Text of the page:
The Latest English LCCC Miscellaneous Reports And News published on February 01-02/2023
Israel's Netanyahu offered to mediate the war in Ukraine. Meanwhile, a bloody fight is breaking out in his 'own backyard.'
Chris Panella/Business Insider/February 1, 2023
Israel Prime Minister Benjamin Netanyahu told CNN Tuesday that he would mediate the war in Ukraine if the US asked him. Netanyahu said he was previously unofficially asked to mediate at the beginning of the war. Israeli-Palestinian relations are currently at a boiling point as violence has escalated across the region. Israeli Prime Minister Benjamin Netanyahu told CNN Tuesday that he would mediate the war in Ukraine if Russia, Ukraine, and specifically the US asked him. In an interview with journalist Jake Tapper, Netanyahu said: "If I'm asked by both sides, and frankly, if I'm asked by the United States — because I think, you know, you can't have too many cooks in the kitchen."Netanyahu also told Tapper that he was previously tapped to mediate "early on in the breakout"of Russia's invasion of Ukraine, clarifying that it was an "unofficial" request. He deferred to Israel's sitting prime minister at the time. Netanyahu also would not reveal who asked him. Despite offering his help, Netanyahu added that his current focus in a surge in violence between Israelis and Palestinians, telling Tapper, "We have our own backyard to deal with."The conversation comes as the tensions between Israel and Palestine reaches a boiling point. According to the BBC, more than 200 Palestinians and 30 Israelis were killed in conflict in 2022. In January of this year, more than 30 Palestinians and seven Israelis have been killed in West Bank raids and other shootings. On Monday, US Secretary of State Antony Blinken traveled to Israel, urging an end to the ongoing bloodshed.

Israel steps up demolitions of Palestinian homes in Jerusalem
Mohammed Najib/Arab News/February 01, 2023
Properties were razed in the city’s Sur Baher, Wadi Al-Hummus and Silwan neighborhoods on Wednesday
Residents of Al-Khan Al-Ahmar are staging a sit-in amid fears they will be displaced after a final deadline to leave the village expired
RAMALLAH: Israeli authorities have stepped up their demolitions of Palestinian homes in parts of East Jerusalem and the West Bank, following a policy formulated by extreme right-wing ministers in the country’s new government, local leaders say.
On Wednesday, Israeli bulldozers knocked down buildings in the Sur Baher, Wadi Al-Hummus and Silwan neighborhoods of Jerusalem. Rights activists urged people to publicly denounce the demolitions by posting messages on social media sites such as Twitter using the hashtag #Stop_Demolishing_Jerusalem.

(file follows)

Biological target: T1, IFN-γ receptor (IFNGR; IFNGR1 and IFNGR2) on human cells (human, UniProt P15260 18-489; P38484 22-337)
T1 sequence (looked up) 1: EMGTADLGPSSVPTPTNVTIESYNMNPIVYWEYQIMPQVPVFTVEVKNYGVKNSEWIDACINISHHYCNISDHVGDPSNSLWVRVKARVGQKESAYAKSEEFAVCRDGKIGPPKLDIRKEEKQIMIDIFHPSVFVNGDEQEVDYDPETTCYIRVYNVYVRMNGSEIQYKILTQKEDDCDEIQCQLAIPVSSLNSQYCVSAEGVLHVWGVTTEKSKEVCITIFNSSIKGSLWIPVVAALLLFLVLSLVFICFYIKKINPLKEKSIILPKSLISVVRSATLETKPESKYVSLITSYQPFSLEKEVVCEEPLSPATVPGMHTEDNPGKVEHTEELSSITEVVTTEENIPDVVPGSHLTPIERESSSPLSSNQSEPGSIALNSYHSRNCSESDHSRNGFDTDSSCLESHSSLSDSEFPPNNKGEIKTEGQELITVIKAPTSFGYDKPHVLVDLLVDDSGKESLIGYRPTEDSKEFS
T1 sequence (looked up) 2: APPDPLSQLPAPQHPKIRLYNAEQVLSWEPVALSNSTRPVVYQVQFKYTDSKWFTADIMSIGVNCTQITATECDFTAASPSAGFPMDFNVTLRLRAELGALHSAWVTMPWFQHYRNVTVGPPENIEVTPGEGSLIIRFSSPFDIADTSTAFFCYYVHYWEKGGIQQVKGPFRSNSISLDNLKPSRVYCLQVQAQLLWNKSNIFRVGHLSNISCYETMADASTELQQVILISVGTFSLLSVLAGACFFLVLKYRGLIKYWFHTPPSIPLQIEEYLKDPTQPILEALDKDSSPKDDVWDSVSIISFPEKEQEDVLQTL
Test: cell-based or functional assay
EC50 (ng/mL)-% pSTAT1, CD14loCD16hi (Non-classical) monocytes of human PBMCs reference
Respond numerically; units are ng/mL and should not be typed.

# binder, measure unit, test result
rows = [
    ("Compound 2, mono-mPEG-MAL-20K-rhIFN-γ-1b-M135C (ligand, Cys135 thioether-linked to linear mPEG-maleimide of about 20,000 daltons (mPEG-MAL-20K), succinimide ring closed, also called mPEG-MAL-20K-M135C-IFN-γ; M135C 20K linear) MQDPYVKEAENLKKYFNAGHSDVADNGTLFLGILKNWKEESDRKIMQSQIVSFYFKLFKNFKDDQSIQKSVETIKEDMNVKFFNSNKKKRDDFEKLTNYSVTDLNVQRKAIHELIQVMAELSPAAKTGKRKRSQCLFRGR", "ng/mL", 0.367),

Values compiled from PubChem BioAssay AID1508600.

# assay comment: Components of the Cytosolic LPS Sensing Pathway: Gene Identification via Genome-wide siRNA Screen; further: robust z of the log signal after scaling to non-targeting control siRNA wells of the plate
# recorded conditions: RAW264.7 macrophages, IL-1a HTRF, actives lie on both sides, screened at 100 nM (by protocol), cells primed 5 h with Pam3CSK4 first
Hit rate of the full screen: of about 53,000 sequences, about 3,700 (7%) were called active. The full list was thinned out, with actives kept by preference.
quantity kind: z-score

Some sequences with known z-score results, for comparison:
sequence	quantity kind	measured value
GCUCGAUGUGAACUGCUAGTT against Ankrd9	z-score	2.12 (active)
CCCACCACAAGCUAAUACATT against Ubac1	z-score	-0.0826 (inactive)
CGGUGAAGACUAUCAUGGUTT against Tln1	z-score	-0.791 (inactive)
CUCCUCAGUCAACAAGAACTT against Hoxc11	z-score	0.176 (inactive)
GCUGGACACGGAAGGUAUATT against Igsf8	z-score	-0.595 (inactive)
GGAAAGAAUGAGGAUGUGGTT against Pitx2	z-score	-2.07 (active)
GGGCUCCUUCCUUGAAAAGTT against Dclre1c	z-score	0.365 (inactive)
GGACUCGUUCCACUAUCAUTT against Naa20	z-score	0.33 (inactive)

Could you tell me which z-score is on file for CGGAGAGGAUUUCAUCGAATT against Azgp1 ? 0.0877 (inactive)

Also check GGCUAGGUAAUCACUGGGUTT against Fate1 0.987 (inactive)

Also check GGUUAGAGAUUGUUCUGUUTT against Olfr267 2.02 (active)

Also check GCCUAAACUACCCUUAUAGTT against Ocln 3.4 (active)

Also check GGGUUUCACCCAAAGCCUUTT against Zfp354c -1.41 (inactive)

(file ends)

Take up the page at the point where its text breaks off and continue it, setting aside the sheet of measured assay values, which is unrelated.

They also called on the Palestinian Authority, the international community and global institutions to intervene immediately to force Israel to halt the demolitions and displacements that threaten the Palestinian community in Jerusalem. Since the beginning of this January, occupation forces have razed 30 homes in a number of the historic city’s neighborhoods. Last year, 211 Palestinian homes were demolished in Jerusalem. In the village of Al-Khan Al-Ahmar, east of Jerusalem, a sit-in protest by villagers and activists from the Palestinian Wall and Settlement Resistance Commission continued for a second day on Wednesday.
Residents of the village and surrounding Bedouin communities fear Israeli authorities will demolish their homes, after a final six-month deadline for them to leave expired on Wednesday. Eid Khamis Jahalin, a Bedouin leader from Al-Khan Al-Ahmar, told Arab News that people are scared that Israeli bulldozers will destroy the village and displace its 250 residents. “The electoral program of both Itamar Bin-Gvir (the new Israeli national security minister) and Bezalel Yoel Smotrich (the minister of finance) is based on the demolition of Al-Khan Al-Hamar and the displacement of its inhabitants,” he said.
Hussein Al-Sheikh, from the Palestine Liberation Organization, called on the international community to intervene immediately to halt the demolitions carried out by Israeli occupation forces in East Jerusalem and the West Bank, which he described as a continuation of a policy of displacement and “apartheid.” He said the Palestinian leadership would meet on Friday to discuss ways to respond.
Elsewhere, Israeli army forces continued to besiege Jericho, in the eastern West Bank, for a fifth day on Wednesday as they searched for two young men responsible for an attempted gun attack on a settlers’ restaurant at the entrance to the city five days ago. Critics accused Israeli authorities of imposing a collective punishment policy in the city by obstructing the free movement of residents, searching their cars and checking their identities, resulting in long queues and people being stuck in their vehicles for hours. Journalist Adel Abu Nima from Jericho told Arab News that the Israeli army on Saturday set up military checkpoints at all main entrances to Jericho city and its camps, Aqbat Jabr and Ein Al-Sultan, and blocked secondary entrances with mounds of earth, causing great disruption to the lives of city residents and visitors. “Some citizens and workers wait at the Israeli military checkpoints for four hours, and some are prevented from leaving Jericho,” Abu Nima said. Jericho is the only place from which 3 million Palestinians in the West Bank can travel to other countries, so the checkpoints have affected people traveling abroad and those who are returning. “As a journalist covering the events in West Bank, including Jenin and Nablus, I have not seen such Israeli military measures against entire cities as is happening now against Jericho,” Abu Nima said.